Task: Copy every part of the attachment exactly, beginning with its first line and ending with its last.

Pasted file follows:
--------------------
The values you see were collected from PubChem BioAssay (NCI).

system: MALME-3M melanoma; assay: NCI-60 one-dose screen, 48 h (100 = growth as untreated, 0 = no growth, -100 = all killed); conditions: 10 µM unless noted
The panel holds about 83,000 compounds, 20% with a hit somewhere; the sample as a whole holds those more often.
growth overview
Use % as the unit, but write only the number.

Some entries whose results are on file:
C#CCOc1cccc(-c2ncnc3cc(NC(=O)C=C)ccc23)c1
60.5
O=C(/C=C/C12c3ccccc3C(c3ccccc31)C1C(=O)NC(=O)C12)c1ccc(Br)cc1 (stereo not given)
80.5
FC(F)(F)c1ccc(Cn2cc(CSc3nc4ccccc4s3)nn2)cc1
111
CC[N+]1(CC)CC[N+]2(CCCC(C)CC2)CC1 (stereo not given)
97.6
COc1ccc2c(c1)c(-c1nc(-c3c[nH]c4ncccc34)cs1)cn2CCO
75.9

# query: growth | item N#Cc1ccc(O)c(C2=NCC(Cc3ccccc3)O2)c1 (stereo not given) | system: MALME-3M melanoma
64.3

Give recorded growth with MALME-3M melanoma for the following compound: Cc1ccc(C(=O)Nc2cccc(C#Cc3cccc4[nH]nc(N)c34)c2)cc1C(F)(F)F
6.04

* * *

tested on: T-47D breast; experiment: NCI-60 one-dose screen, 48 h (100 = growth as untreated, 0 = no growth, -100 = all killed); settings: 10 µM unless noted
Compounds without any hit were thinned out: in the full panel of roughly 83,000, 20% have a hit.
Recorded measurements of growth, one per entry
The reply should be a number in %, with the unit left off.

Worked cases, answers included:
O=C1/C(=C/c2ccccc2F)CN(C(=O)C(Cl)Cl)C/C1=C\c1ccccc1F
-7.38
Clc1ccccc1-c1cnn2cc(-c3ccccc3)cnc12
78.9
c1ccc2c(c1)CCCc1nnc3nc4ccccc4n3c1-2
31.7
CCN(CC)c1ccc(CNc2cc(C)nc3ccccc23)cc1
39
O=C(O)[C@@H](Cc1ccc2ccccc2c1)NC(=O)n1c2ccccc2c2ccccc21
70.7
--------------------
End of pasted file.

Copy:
The values you see were collected from PubChem BioAssay (NCI).

system: MALME-3M melanoma; assay: NCI-60 one-dose screen, 48 h (100 = growth as untreated, 0 = no growth, -100 = all killed); conditions: 10 µM unless noted
The panel holds about 83,000 compounds, 20% with a hit somewhere; the sample as a whole holds those more often.
growth overview
Use % as the unit, but write only the number.

Some entries whose results are on file:
C#CCOc1cccc(-c2ncnc3cc(NC(=O)C=C)ccc23)c1
60.5
O=C(/C=C/C12c3ccccc3C(c3ccccc31)C1C(=O)NC(=O)C12)c1ccc(Br)cc1 (stereo not given)
80.5
FC(F)(F)c1ccc(Cn2cc(CSc3nc4ccccc4s3)nn2)cc1
111
CC[N+]1(CC)CC[N+]2(CCCC(C)CC2)CC1 (stereo not given)
97.6
COc1ccc2c(c1)c(-c1nc(-c3c[nH]c4ncccc34)cs1)cn2CCO
75.9

# query: growth | item N#Cc1ccc(O)c(C2=NCC(Cc3ccccc3)O2)c1 (stereo not given) | system: MALME-3M melanoma
64.3

Give recorded growth with MALME-3M melanoma for the following compound: Cc1ccc(C(=O)Nc2cccc(C#Cc3cccc4[nH]nc(N)c34)c2)cc1C(F)(F)F
6.04

* * *

tested on: T-47D breast; experiment: NCI-60 one-dose screen, 48 h (100 = growth as untreated, 0 = no growth, -100 = all killed); settings: 10 µM unless noted
Compounds without any hit were thinned out: in the full panel of roughly 83,000, 20% have a hit.
Recorded measurements of growth, one per entry
The reply should be a number in %, with the unit left off.

Worked cases, answers included:
O=C1/C(=C/c2ccccc2F)CN(C(=O)C(Cl)Cl)C/C1=C\c1ccccc1F
-7.38
Clc1ccccc1-c1cnn2cc(-c3ccccc3)cnc12
78.9
c1ccc2c(c1)CCCc1nnc3nc4ccccc4n3c1-2
31.7
CCN(CC)c1ccc(CNc2cc(C)nc3ccccc23)cc1
39
O=C(O)[C@@H](Cc1ccc2ccccc2c1)NC(=O)n1c2ccccc2c2ccccc21
70.7